Whether to trust Grier to nail the draft is a worthwhile question, but what should give Dolphins fans confidence is that he has a stronger scouting support system than ever before. Assistant general manager Marvin Allen and senior personnel executive Reggie McKenzie are respected talent evaluators who should increase the Dolphins’ chances to hit on those picks. Flores, who began his career as a scout and enjoys that aspect of the business, will be heavily involved in the draft process.
Having many smart minds positioned in the draft room is a reason for optimism.
How will Gailey improve the Dolphins’ offense?
The somewhat surprising firing of offensive coordinator Chad O’Shea after one season and the hiring of Gailey out of retirement means we will see a new Dolphins offense in 2020.
Gailey has a history of running a spread offense, and the Dolphins will likely implement more of that in 2020. But that doesn’t mean strictly pass-happy. Gailey has led successful run offenses and he will try to establish that approach in Miami.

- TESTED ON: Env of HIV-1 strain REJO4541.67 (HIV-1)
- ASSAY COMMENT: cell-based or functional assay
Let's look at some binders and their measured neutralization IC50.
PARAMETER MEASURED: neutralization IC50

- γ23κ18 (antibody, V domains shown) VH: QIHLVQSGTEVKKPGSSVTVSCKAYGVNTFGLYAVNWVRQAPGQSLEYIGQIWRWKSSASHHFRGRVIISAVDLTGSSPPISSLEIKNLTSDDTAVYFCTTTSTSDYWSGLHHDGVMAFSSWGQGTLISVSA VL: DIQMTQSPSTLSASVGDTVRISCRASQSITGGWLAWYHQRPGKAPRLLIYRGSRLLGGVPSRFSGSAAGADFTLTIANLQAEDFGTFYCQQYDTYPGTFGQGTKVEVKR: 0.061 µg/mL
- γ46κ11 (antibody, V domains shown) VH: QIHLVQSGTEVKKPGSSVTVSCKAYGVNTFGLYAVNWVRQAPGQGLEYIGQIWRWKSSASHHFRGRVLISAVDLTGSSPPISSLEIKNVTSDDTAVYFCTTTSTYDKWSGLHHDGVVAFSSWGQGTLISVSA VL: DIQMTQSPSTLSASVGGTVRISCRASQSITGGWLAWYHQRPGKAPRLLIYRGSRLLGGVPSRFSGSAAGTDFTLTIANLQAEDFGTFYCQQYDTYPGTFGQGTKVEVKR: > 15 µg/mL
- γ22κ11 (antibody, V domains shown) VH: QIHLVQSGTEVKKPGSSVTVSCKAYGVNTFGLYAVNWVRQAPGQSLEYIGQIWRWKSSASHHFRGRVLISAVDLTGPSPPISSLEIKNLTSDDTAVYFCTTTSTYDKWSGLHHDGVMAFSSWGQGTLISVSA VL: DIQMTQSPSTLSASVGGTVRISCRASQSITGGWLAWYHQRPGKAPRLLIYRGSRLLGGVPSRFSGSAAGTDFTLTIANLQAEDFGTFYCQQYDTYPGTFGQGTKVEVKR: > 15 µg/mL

Some players described the Dolphins’ offense under O’Shea as complex. The expectation under Gailey will be to run an offense that is easier to understand, which should help mold a young roster that will most likely include a rookie quarterback. Developing Rosen is on that to-do list as well.
Gailey’s arrival is a big positive for Fitzpatrick, who played for the veteran coach in Buffalo as well as with the New York Jets. The reunion helps Fitzpatrick’s chances to return in 2020 as the incumbent starting quarterback.